Obligations of employers under the Working Time Regulations 1998 (WTR) not only include ensuring that the 48-hour limit on the average weekly working time is adhered to, or that workers' holiday pay calculations are correct – they must also check their workers receive specified periods of weekly and daily rest.
Under the WTR, workers are entitled to unpaid rest breaks of at least 20 minutes if they work for more than six hours a day. These must be for an uninterrupted period and can be spent away from their workstations. Exceptions exist for particular sectors such as transport, or where an individual's working time is unmeasured.
Complaints for breach of this right can be brought by workers in the employment tribunal. In successful claims, a tribunal may order an award of compensation as is “just and equitable in all the circumstances”. This takes into account both the employer's refusal to permit a worker taking a rest break and any loss suffered as a consequence. Previous cases had decided that such loss does not include any injury to feelings.
Grange v Abellio London Ltd
An employer's failure to allow a worker an adequate rest break has come under recent scrutiny. In Grange v Abellio London Ltd earlier this year, an Employment Appeal Tribunal (EAT) decided that because of such a breach, the employee was entitled to an award of personal injury damages as compensation from his employer.
Mr Grange initially had a 30-minute unpaid rest break during his eight-and-a-half hour working day. Abellio London Ltd, his employer, then reduced his working day to eight hours, so employees would work without a break and finish half an hour earlier. Mr Grange's grievance that he had not had meal breaks, and this had affected his health, was rejected. He then brought an employment tribunal claim that his employer had refused to permit him to exercise his entitlement to a rest break.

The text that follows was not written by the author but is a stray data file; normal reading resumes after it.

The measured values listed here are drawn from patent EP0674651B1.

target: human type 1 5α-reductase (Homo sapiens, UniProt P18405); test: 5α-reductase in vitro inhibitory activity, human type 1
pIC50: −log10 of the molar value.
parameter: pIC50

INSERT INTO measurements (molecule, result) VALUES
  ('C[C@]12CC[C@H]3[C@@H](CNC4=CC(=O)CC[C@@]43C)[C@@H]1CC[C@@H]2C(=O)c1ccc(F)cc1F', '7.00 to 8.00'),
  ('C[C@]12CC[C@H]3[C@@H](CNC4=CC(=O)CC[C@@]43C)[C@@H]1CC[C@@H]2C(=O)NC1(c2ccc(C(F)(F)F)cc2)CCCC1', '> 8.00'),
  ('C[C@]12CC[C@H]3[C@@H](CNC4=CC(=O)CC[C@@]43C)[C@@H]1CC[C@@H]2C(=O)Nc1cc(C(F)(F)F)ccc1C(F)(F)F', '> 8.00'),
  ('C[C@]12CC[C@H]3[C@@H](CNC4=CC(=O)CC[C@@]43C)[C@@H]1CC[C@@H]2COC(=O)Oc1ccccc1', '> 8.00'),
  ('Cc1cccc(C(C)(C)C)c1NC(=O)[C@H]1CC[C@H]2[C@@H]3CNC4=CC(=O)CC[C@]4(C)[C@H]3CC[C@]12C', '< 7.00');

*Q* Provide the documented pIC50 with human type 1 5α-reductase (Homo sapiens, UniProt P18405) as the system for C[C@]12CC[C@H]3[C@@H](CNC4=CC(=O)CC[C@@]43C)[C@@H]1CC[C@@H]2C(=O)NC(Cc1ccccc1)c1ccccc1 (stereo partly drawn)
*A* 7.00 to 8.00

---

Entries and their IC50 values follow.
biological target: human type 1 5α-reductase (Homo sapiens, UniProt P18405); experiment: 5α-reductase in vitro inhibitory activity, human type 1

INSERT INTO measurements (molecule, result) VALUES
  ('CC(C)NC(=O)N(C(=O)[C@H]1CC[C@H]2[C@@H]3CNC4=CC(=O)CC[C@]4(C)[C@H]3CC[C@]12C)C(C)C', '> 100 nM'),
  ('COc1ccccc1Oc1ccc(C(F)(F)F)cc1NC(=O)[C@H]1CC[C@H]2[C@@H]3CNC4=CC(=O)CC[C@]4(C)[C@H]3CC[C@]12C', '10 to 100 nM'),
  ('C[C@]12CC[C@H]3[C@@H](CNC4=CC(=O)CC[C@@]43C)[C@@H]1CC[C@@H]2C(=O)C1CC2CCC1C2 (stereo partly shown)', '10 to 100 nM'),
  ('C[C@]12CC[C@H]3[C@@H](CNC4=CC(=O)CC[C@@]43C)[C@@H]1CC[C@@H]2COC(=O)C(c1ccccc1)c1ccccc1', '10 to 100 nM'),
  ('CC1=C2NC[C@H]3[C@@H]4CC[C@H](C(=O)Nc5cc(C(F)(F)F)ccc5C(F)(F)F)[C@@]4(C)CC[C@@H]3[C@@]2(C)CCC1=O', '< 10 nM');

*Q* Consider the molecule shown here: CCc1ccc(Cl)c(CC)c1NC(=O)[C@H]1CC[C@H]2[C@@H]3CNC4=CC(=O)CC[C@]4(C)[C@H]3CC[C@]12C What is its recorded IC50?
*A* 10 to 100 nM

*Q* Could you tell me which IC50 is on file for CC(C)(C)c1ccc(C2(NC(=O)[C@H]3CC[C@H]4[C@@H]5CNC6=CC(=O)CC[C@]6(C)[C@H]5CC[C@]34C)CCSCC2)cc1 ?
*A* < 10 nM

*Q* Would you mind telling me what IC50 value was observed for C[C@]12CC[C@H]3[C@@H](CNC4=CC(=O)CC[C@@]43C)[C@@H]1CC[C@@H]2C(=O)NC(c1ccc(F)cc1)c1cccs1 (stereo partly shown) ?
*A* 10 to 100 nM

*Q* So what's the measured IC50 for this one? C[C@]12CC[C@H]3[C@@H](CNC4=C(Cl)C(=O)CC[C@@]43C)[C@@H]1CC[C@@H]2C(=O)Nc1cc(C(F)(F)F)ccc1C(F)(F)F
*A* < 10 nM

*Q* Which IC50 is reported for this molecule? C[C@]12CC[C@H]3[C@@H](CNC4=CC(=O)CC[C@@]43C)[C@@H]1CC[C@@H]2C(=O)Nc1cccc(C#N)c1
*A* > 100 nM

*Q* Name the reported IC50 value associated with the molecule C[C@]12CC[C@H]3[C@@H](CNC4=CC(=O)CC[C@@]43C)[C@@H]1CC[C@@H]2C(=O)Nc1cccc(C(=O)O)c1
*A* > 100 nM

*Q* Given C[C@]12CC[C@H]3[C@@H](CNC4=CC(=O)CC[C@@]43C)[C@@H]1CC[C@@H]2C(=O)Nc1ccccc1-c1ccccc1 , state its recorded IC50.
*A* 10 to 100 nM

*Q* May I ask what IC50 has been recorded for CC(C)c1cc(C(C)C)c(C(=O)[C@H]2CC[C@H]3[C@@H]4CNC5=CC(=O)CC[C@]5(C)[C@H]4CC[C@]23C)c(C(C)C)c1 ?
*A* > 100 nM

The tribunal dismissed his claim but the EAT agreed with Mr Grange that he had been refused breaks because his employer's working arrangements failed to allow workers to take rest. In assessing potential loss, the tribunal heard from Mr Grange that the lack of rest breaks had caused discomfort due to a bowel-related medical condition.
It considered that a just and equitable award of £750 was appropriate for the ‘discomfort and distress’ caused by Abellio's refusal to allow rest breaks. This was for 14 working days (an earlier period claimed for was out of time). In a low value claim such as this, the tribunal did not even require medical evidence but relied on the employee's account of his condition.
Tips for employers
To avoid exposure to claims of this type, organisations should:
- Check their employees' actual working hours to ensure they take a 20-minute break after six hours. This is often in the form of a lunch break and does not have to be paid. This can be taken away from a work station, although there is no requirement to provide separate facilities or accommodation for workers to take a rest break.
- Ensure that the duration and details of the break are documented in the employment contract or a collective agreement and these reflect what happens in practice.
- Not make it difficult for workers to take breaks, either due to peer pressure or the level of performance targets set.
- Consider keeping records. The WTR only require employers to keep ‘adequate records’ to show compliance with weekly working time and night-work limits. However, this approach was questioned in a European working time case in which it was decided, earlier this week, that more detailed records are required.
Kathryn Clapp is a senior professional support lawyer in the employment group at Taylor Wessing